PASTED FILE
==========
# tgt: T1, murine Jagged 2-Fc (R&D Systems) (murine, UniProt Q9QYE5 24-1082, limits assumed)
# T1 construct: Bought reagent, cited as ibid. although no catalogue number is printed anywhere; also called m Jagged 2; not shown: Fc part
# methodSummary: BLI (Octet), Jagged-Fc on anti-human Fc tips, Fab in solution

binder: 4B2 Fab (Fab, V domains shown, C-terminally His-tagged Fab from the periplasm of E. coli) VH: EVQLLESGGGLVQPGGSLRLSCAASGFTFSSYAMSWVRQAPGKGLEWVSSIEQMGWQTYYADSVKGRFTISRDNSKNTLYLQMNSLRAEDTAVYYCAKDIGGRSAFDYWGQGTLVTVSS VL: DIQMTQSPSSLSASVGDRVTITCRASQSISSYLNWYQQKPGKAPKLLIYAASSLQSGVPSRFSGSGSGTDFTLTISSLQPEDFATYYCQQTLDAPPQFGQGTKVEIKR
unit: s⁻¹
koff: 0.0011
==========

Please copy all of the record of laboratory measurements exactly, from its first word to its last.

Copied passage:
# tgt: T1, murine Jagged 2-Fc (R&D Systems) (murine, UniProt Q9QYE5 24-1082, limits assumed)
# T1 construct: Bought reagent, cited as ibid. although no catalogue number is printed anywhere; also called m Jagged 2; not shown: Fc part
# methodSummary: BLI (Octet), Jagged-Fc on anti-human Fc tips, Fab in solution

binder: 4B2 Fab (Fab, V domains shown, C-terminally His-tagged Fab from the periplasm of E. coli) VH: EVQLLESGGGLVQPGGSLRLSCAASGFTFSSYAMSWVRQAPGKGLEWVSSIEQMGWQTYYADSVKGRFTISRDNSKNTLYLQMNSLRAEDTAVYYCAKDIGGRSAFDYWGQGTLVTVSS VL: DIQMTQSPSSLSASVGDRVTITCRASQSISSYLNWYQQKPGKAPKLLIYAASSLQSGVPSRFSGSGSGTDFTLTISSLQPEDFATYYCQQTLDAPPQFGQGTKVEIKR
unit: s⁻¹
koff: 0.0011